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Peter Fedynsky | Moscow 25 February 2010
Ukraine's President Viktor Yanukovych holds a Bulava, a historical symbol of power, after taking oath in the parliament in Kiev, Ukraine, 25 Feb 2010
Ukraine's newly inaugurated president, Viktor Yanukovych, says the country can only address its endemic poverty and corruption if it reforms a system of government currently designed to serve the interests of individual politicians. Speaking in parliament after taking the oath of office, Mr. Yanukovych said Ukraine should be a non-aligned country that serves as a bridge between Europe and the former Soviet Union.
Mr. Yanukovych took the oath of office on the 16th century Peresopnytska Gospel, the oldest religious text printed in the Ukrainian language. After receiving a mace, the traditional symbol of Ukrainian power, Mr. Yanukovych told lawmakers and foreign dignitaries that he assumes the presidency amid extremely complicated circumstances - including the absence of a national budget, a colossal foreign debt, poverty, a ruined economy and corruption.
He says addressing these problems will require an effective government and political opposition, which all synchronize their work with the president. He urged Ukrainians to cleanse their hearts of what he called "the poison of hate", in terms reminiscent of President Obama's call to extend a hand to foreign adversaries willing to unclench their fists.
Mr. Yanukovych says life confirms a simple and obvious truth: people do not like it when they are shown a fist, but tend rather to trust more in those who extend a hand as a symbol of peace.
The new president denounced the current structure of the Ukrainian government and court system, which he says have been "sewn together" in the interests of individual politicians.
He was equally critical of Ukraine's failure to develop a post-industrial economy. He says the country, instead, turned to unbridled capitalism, which has put the country behind in 21st century knowledge-based industries. However, he says that direct government interference in the economy is a road to nowhere.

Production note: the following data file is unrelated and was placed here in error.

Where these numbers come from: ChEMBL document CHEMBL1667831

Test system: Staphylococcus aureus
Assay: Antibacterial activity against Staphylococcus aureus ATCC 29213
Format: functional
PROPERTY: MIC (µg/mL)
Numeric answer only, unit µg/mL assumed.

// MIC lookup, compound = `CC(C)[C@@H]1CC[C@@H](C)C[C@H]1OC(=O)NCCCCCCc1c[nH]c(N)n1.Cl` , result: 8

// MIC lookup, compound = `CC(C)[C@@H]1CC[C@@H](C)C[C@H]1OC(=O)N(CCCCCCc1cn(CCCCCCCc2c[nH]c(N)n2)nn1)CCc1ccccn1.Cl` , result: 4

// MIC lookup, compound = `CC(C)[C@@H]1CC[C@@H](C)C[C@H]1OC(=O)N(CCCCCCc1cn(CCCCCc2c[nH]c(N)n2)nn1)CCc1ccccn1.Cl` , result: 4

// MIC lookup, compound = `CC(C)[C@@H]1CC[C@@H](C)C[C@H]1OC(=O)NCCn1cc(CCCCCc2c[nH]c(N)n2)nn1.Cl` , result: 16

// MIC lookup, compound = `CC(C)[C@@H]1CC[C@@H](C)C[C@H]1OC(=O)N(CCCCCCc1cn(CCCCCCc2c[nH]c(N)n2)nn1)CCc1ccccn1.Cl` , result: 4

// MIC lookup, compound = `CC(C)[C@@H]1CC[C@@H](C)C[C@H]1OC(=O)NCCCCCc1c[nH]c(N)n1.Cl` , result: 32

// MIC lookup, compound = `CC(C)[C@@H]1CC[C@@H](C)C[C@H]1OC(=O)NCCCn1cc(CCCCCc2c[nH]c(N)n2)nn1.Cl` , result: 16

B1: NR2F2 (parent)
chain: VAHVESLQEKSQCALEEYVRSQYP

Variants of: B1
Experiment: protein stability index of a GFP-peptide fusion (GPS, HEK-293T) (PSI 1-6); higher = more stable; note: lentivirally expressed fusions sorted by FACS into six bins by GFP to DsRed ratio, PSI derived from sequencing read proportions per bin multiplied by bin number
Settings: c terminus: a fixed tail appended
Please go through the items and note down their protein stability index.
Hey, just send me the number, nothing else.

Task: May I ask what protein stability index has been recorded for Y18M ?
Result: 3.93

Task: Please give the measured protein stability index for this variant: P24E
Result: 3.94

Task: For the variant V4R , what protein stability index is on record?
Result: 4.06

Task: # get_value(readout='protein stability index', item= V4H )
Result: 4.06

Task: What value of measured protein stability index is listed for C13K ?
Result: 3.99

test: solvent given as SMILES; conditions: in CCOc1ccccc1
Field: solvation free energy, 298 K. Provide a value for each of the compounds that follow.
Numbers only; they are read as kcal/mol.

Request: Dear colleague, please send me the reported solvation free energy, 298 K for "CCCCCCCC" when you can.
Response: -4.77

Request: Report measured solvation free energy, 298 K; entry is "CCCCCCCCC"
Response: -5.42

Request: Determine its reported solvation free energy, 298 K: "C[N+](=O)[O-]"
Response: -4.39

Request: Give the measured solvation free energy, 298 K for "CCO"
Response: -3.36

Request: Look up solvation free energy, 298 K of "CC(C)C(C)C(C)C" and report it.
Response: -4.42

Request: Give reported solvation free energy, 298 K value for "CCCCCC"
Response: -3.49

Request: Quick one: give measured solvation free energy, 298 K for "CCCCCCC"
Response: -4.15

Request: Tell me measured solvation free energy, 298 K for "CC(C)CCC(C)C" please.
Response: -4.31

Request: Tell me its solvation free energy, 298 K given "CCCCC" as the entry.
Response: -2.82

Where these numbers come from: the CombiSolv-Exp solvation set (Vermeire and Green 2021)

Mr. Yanukovych says the necessary conditions for renewed investor faith in Ukraine are ensuring internal stability, overcoming corruption, and establishing clear - and above all - fixed rules governing relations between the state and business.
Turning to international affairs, President Yanukovych said Ukraine is simultaneously an integral part of Europe and of the former Soviet Union and should serve as a non-aligned bridge between both.
He says Ukraine will adopt a foreign policy which will allow it to gain maximum results and beneficial relations with the Russian Federation, the European Union, the United States and others that influence the situation around the world.
Only one former Ukrainian president, Leonid Kuchma, participated in the inauguration ceremony. Defeated presidential contender and Prime Minister Yulia Tymoshenko boycotted the event, having said earlier she does not recognize Mr. Yanukovych as president. However, his immediate predecessor, Viktor Yushchenko, welcomed him later in the presidential building for an official transfer of control of the armed forces.
Inauguration Day began with a prayer service at Kyiv's ancient Monastery of the Caves, led by Russian Orthodox Patriarch Kirill. He stirred controversy among many Ukrainians of other faiths who resented Kirill's presence as meddling in the internal affairs of their country. In an allusion to Ukraine's linguistic and cultural divide, Mr. Yanukovych said people usually tend to politicize certain spiritual matters when they find themselves in a state of perpetual financial instability.